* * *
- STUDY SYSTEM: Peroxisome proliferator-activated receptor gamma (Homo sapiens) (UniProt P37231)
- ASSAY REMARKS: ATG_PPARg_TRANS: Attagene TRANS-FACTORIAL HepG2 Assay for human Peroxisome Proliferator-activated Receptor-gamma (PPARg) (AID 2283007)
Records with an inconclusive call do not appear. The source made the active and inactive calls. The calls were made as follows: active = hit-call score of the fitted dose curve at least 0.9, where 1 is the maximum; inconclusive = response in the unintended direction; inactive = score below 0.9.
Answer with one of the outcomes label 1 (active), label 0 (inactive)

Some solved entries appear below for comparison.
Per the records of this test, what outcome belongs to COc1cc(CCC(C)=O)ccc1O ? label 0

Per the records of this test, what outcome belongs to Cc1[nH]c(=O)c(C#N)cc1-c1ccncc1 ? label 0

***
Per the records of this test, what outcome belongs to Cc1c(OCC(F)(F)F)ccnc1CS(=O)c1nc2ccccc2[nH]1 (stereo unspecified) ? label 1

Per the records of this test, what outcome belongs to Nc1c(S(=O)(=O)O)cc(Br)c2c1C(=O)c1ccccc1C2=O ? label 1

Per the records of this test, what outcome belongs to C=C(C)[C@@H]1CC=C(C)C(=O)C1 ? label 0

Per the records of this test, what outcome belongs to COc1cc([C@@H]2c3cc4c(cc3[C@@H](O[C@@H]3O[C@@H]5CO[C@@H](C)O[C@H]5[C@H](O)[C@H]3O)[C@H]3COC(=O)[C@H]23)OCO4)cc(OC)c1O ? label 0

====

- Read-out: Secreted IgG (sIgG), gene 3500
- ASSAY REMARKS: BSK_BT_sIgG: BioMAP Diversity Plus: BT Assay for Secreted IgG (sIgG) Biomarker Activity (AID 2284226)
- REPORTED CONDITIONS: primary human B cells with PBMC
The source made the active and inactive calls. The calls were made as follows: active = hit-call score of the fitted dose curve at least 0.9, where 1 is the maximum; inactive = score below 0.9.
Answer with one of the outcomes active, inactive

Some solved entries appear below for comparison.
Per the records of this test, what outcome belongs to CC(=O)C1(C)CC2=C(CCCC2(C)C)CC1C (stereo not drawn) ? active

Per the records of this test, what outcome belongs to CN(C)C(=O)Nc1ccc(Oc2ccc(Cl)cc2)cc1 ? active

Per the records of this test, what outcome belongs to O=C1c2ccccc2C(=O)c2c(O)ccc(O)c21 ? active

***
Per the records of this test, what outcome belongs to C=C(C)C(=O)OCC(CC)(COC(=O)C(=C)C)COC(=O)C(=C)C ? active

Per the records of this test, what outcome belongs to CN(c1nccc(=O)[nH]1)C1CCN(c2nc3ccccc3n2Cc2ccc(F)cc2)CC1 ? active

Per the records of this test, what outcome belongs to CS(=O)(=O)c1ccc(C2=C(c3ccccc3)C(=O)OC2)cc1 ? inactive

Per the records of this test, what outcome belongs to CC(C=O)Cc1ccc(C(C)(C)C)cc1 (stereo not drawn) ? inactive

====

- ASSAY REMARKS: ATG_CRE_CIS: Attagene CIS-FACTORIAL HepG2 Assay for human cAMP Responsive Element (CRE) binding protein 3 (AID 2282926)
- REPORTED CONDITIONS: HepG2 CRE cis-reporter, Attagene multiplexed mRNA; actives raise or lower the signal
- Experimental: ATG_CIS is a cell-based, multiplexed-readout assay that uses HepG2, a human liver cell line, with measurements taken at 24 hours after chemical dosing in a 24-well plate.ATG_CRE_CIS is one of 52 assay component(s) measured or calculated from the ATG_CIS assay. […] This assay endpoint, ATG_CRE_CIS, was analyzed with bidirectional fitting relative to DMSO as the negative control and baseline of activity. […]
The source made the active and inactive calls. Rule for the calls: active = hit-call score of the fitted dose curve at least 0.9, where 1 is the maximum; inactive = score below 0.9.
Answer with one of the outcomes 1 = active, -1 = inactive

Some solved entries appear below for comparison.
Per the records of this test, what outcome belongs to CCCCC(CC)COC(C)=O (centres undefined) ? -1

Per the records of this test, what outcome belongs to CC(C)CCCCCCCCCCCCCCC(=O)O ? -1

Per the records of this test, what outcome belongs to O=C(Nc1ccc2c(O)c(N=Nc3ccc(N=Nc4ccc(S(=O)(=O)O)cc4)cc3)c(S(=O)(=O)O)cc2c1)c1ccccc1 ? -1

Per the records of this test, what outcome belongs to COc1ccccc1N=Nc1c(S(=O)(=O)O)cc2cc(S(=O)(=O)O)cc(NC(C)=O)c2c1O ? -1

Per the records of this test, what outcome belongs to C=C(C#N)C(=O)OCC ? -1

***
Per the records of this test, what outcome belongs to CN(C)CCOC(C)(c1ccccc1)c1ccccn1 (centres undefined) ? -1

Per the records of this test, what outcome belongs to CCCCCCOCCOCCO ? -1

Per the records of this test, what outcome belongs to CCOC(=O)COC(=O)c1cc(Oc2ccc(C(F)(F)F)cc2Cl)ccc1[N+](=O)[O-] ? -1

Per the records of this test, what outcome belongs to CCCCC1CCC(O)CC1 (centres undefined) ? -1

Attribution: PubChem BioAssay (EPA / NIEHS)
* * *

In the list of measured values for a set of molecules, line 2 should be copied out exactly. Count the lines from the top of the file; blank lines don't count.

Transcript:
- ASSAY REMARKS: ATG_PPARg_TRANS: Attagene TRANS-FACTORIAL HepG2 Assay for human Peroxisome Proliferator-activated Receptor-gamma (PPARg) (AID 2283007)